Walter Potter’s collection of anthropomorphic taxidermy included cigar-smoking squirrels, athletic toads, and a kittens’ tea party. Victorian Gothic writes:
While the preservation of hunting trophies may be the best-known use of the taxidermist’s art, fans of Walter Potter’s anthropomorphic tableaux can attest to the fact that it has its other, more silly uses. Potter (1835-1918) was a self-taught taxidermist who grew up in the rural community of Bramber, Sussex, at a time when stuffing dead animals was considered to be a suitable hobby for young boys. For technical assistance, he would have had any number of popular manuals at his disposal. For inspiration, he had his younger sister’s illustrated nursery rhyme books and the Great Exhibition of 1851, where anthropomorphic taxidermy was first displayed to the British public.
His first major contribution was an elaborate diorama depicting the death and burial of Cock Robin, which he began at age 19 and took seven years to complete. Each of the animals from the English nursery rhyme are represented, behaving in character; a rook with a book is parson, a mourning dove leads the funeral procession, an owl digs the grave.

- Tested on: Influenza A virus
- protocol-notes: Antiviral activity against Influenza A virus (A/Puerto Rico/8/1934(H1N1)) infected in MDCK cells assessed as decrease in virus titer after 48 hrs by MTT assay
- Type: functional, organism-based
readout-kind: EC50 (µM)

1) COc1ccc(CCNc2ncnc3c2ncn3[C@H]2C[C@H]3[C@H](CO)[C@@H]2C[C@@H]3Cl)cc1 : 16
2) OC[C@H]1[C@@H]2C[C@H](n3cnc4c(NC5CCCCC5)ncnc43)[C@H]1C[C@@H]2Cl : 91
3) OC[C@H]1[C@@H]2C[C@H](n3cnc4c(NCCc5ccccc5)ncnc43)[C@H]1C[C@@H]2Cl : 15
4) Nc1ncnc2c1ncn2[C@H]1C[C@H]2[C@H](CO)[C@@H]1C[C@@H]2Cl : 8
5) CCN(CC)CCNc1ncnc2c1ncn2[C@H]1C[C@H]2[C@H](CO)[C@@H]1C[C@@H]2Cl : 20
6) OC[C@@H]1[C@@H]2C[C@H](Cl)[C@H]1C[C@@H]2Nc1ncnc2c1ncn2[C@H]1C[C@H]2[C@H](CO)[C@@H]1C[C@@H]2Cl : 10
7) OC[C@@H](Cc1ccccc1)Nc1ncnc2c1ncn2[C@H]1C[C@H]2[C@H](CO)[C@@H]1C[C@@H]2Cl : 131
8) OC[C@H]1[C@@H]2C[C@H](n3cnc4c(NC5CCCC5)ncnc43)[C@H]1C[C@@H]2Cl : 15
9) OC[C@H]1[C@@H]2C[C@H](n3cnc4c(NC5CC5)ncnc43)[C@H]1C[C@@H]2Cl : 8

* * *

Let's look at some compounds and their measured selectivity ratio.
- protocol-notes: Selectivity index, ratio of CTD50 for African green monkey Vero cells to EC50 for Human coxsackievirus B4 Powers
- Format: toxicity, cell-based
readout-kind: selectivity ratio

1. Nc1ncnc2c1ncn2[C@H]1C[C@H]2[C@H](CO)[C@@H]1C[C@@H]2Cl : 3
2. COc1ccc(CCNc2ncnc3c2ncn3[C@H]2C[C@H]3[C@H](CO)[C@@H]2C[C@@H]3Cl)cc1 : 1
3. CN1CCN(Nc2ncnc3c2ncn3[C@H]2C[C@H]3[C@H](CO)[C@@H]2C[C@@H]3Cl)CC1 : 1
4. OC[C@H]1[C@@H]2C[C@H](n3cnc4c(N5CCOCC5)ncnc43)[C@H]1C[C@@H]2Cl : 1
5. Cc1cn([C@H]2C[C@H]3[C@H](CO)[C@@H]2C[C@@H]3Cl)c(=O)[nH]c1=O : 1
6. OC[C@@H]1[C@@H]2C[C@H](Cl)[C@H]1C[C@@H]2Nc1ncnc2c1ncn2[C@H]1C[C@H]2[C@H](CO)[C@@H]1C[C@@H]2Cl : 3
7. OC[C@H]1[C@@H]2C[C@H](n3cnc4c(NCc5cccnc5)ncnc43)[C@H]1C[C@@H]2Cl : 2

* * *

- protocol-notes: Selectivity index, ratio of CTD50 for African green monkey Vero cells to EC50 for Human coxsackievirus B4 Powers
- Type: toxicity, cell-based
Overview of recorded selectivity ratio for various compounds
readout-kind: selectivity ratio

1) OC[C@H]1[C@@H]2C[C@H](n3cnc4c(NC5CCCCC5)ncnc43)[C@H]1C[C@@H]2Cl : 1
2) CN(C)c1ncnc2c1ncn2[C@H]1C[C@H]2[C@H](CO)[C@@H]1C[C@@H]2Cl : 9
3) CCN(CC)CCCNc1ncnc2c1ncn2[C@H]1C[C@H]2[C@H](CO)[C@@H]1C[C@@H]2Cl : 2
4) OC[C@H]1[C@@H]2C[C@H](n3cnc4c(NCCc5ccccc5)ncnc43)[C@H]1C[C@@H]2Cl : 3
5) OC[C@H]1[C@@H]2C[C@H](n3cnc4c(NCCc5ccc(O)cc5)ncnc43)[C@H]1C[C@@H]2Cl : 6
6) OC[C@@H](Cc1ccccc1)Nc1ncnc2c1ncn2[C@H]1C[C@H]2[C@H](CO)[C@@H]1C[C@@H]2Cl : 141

Potter was encouraged in his hobby, which brought customers to his father’s inn. By 1880 his collection had grown into an important attraction for the tiny village of Bramber, and came to be housed in a separate museum building on land next to the inn. Here he welcomed visitors, received donations of small game from local farmers, and steadily improved his displays. The museum became so packed, and its tableaux so rich in detail, that returning patrons were never at a loss to find some new and interesting feature that they had overlooked before.